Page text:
Check out this 1962 Lincoln Continental that was fully restored from a number of pieces, as opposed to a full car.
Many cars are named after their founders, such as Ford, Chrysler, Buick, Studebaker, Chevrolet, Nash and Willys. But Mr. Lincoln was not in the car business. The Lincoln Motor Co. was started in 1917 by Henry Leland, who in 1902 had founded Cadillac, which was acquired by General Motors in 1909. Leland named the car Lincoln in honor of President Abraham Lincoln, the man he most admired.
Things were tough in the early going for the new Lincoln company, resulting in financial difficulties. At this same time, Ford Motor’s sales of the Model T were not keeping up with General Motors, which offered more makes and models at a wide range of prices. Edsel Ford, Henry’s son, recognized the need to change and finally convinced his father to buy Lincoln Motor Co. in 1922 for $8 million, or about $120 million in today’s dollars.
Ford wanted a standalone luxury car division like Cadillac to compete with Packard, Duesenberg, Pierce-Arrow and others. Edsel Ford was put in charge of the Lincoln project, and in the first year after being acquired by Ford, 1923, Lincoln sales improved 45 percent to 7,875 units and was profitable.
Lincoln produced some great cars in the 1930s, including the Lincoln-Zephyr, with its own V12 engine. Sales zipped to new records. The first Lincoln Continental, built as Edsel’s personal car, was a two-door convertible with the spare tire mounted outside, above the rear bumper, and between the rear fenders. It was shown in Florida, generating interest among the moneyed class. Architect Frank Lloyd Wright said it was “the most beautiful car ever made.”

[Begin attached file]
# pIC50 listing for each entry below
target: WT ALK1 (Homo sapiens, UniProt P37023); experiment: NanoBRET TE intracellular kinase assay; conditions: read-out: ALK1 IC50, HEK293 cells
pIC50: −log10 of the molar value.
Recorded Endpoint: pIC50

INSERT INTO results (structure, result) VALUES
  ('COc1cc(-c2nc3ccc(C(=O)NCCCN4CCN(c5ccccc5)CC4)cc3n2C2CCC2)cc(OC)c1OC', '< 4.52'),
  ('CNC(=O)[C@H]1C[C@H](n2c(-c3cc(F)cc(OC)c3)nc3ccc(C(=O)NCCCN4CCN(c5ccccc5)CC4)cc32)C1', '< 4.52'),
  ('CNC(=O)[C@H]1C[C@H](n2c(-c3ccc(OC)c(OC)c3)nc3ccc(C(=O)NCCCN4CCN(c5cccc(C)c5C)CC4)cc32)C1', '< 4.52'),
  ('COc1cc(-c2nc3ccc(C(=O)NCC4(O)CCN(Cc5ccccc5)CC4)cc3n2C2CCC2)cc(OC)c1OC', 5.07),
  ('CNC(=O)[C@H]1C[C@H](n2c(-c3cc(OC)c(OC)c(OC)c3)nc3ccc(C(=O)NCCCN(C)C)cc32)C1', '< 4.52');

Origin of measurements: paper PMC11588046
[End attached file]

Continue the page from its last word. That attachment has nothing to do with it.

Probably the most famous Lincoln Continental is the 1961 black Lincoln Continental convertible that carried President John F. Kennedy on his last ride, in Dallas, Texas on Nov. 22, 1963. This issue’s featured car is almost the same model.
Hayward resident Tim Finnegan, the third owner of this issue’s car, has records going back to when the car was purchased brand-new in San Mateo. He bought his 1962 Lincoln Continental convertible in 2011 for $2,500, but it didn’t look like it does today. It had been in storage in Sebastapol for about 10 years.
Source: Mercury News